The field next to us is for sale – 24 and ½ acres for $600,000. I have the same chance of walking on the surface of Mars as I do of touching that price. Someone recently wrote that “envy is the least pleasurable of the deadly sins”; well, I covet that land and will envy whoever levels the slopes and installs the same, stark carpets of grass and embeds some colossal, cheap, gimcrack pseudo-mansion on it. No pleasure in that feeling – just a seething at what will vanish, an everyday, calm, sorrowful fury.
The field sits on the far edge of hundreds of undeveloped acres, a part of the Big Woods whose fragments still range across this part of Pennsylvania. Wild turkeys nest in those hollows. I once saw what I was sure was a coyote rushing away from me. Pairs of foot tall pileated woodpeckers come down to the base of dead trees and leave their marks. Their turbulent calls ring out everywhere back in the deeper woods. For 200 yards songbirds follow the cover of the tree line at the edge of that field. They make the short glide from there to our trees and feeders. We have counted dozens of species.
In my other life, the one with the money to buy it, I would plant big blue-stem and switch grass and try to tempt Eastern Meadowlarks and Bobolinks into nesting. I would keep it open, all of it, like a small prairie abruptly raised into sunlight 40 miles from Philadelphia. I would place a few chairs at one of the margins, under trees, and once or twice a day in the summer I would listen for their songs. That would be happiness.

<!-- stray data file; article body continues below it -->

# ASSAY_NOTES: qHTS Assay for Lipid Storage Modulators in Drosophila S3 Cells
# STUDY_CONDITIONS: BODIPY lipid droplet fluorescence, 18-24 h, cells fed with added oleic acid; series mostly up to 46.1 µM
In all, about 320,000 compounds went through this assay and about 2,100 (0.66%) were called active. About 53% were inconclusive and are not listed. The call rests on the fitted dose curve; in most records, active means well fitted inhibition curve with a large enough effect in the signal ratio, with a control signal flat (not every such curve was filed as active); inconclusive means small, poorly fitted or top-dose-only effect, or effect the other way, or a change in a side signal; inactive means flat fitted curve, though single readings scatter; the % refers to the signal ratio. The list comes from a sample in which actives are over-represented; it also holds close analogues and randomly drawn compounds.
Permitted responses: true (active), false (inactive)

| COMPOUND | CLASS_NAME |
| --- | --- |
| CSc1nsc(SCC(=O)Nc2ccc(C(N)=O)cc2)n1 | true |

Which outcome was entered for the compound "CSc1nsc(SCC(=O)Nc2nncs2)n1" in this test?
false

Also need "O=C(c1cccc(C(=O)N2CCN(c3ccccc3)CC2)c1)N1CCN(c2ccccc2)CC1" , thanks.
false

Last week, returning from tutoring, driving slowly up from the valley and then onto the section of the road adjoining the field, I caught movement on the bank, but low and with an odd silhouette. Not deer. Not groundhog. I slowed, then stopped. Five feet from me, level with my face, a vixen stood on the bank, a mewing kit in her mouth. We locked eyes. The moment lasted, lasted, lasted, as long as it takes you to say those three words, and then she slipped into the trees and into the open space beyond.
Sometimes I cannot speak for fear that it will reveal my heart breaking for all that is lost and will be lost.